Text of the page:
I Guess We’ll Have to Come Up with Some Other Way to Survive an Anaconda Attack


The following supposedly comes from a Peace Corps manual, but if it does, we are in serious trouble.

  1. Do not run. The snake is faster than you are.
  2. Lie flat on the ground, put your arms tight against your sides and your legs tight against each other.
  3. Tuck your chin in.
  4. The snake will being to nudge and climb over your body.
  5. Do not panic.
  6. The snake will begin to swallow your feet first.
  7. You must lie perfectly still. This will take a long time.
  8. When the snake has reached your knees, reach down, take your knife, slide it into the side of the snake’s mouth between the edge of its mouth and your leg. Quickly rip upward, severing the snake’s head.
  9. Be sure you have your knife.
  10. Be sure your knife is sharp

This is great fun. The best part is the information that the snake is faster than we are. Who ever knew that slithering was such an efficient means of travel? “In this lane: Usain Bolt; and in this lane, any freaking anaconda you might run into”? That was a terrifying thought. But also, somehow, wonderfully funny. Then there is the whole step number five: do not panic! That kind of goes along with all the steps, right? If I were to write a list of what I would do, it would be something like this: 1. Panic; 2. Wet your pants; 3. Scream; 4. Repeat as needed. Of course, what’s most funny are numbers nine and ten: the “Oh! By the way!” steps. There really should be an eleventh step, “Don’t wait until an anaconda attacks to read this.”

I Smell a Rat Swallowed by a Snake

Something about this list did not seem quite right. True, on reading it, I immediately decided never to visit the Amazon. But the rest, although hilarious, seemed questionable. Sure, the basic idea seemed good: wait until the snake is helpless and kill it. That’s advice we can all use in all aspects of our lives, not just our run-ins with 20 foot long snakes. But other things? “The snake will nudge and climb over your body”? What is it? A squirrel? An average adult anaconda weighs about 350 pounds. Okay, maybe. And what is that about lying perfectly still? Is this to trick the snake into thinking we are dead? Because if that’s the case, I have this feeling it wouldn’t eat us. Most animals don’t dig on eating dead animals that they find lying around. It’s kind of like us picking up a discarded bag of chips off the road and eating what remains inside. Sure, some people do it; but its not our MO.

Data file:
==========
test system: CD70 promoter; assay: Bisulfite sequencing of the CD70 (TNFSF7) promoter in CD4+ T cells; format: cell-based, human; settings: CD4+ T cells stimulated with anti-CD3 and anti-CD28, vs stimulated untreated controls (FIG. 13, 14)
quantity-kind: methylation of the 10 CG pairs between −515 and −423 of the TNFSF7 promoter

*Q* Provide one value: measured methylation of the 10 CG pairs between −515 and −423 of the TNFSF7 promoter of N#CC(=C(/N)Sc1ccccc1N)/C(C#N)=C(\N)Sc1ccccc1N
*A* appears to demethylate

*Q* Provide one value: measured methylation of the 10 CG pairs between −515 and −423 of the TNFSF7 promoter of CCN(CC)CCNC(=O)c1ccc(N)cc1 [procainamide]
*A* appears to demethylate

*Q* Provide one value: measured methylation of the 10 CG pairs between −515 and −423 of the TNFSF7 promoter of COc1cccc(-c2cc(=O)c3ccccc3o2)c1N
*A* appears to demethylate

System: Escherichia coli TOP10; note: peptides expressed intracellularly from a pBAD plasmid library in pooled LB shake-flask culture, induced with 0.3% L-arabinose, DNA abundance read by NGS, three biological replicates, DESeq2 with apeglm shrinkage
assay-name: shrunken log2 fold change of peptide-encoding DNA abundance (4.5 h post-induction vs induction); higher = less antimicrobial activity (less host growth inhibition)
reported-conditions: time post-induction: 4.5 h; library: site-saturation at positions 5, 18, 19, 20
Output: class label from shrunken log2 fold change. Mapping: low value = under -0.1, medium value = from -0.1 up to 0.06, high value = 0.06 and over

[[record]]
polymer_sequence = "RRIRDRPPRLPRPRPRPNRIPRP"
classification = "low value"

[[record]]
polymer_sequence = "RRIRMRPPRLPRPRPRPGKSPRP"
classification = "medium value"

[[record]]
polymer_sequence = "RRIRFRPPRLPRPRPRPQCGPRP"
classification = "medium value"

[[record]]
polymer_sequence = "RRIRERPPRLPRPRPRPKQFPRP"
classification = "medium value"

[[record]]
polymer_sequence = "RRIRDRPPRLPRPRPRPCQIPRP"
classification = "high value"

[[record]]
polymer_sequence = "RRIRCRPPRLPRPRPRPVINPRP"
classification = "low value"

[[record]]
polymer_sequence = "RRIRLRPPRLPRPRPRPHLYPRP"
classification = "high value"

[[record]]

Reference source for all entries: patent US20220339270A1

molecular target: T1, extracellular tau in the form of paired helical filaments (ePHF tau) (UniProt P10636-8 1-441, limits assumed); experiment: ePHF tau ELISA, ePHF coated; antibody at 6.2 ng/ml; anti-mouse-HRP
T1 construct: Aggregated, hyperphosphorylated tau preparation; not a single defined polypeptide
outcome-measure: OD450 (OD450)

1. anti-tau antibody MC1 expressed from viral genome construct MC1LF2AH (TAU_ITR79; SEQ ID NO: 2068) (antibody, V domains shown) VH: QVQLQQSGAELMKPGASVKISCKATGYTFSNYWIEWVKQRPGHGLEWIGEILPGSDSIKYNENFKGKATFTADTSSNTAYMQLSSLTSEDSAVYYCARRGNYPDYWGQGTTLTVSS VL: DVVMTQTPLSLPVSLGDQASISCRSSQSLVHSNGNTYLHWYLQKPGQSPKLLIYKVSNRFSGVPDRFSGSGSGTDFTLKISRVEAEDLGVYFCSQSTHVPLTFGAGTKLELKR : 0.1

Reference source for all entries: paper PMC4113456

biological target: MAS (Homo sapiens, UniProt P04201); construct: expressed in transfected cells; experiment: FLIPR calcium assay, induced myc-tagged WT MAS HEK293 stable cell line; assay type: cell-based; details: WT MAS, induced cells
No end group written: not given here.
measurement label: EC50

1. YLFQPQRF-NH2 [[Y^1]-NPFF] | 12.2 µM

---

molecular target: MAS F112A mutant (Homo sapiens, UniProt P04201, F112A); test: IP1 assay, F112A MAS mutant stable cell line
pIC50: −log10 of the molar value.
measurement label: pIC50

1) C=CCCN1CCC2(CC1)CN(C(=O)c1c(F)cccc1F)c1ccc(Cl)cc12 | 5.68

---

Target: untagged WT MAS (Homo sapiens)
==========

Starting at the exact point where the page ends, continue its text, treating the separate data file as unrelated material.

A little research goes a long way. In this case, it proves that this recipe for surviving an anaconda attack is complete bunk. Even if everything else where true, this technique would not work. The problem is that all snakes swallow their prey headfirst. “Wait until the snake has swallowed you up to your shoulders”? I don’t think so—especially if it “will take a long time”!

But there is good news! Anacondas are not faster than we are. Not even close. They aren’t even faster when we are on crutches. Anacondas have a maximum speed of about 1 mile per hour. That’s about a third of our walking speed. So yeah, it would be hard to crawl away from an anaconda. My recommendation is that you not try to get away from an anaconda by crawling.

Another reason not to worry: there seems to be no known case of an anaconda ever eating an adult human. Yes, they have occasionally killed humans. But they don’t eat us. This is generally true of wild animals. Humans are too bony and don’t have enough fat. That’s right, they’re just like us: they want creme brulee and we taste like broccoli.

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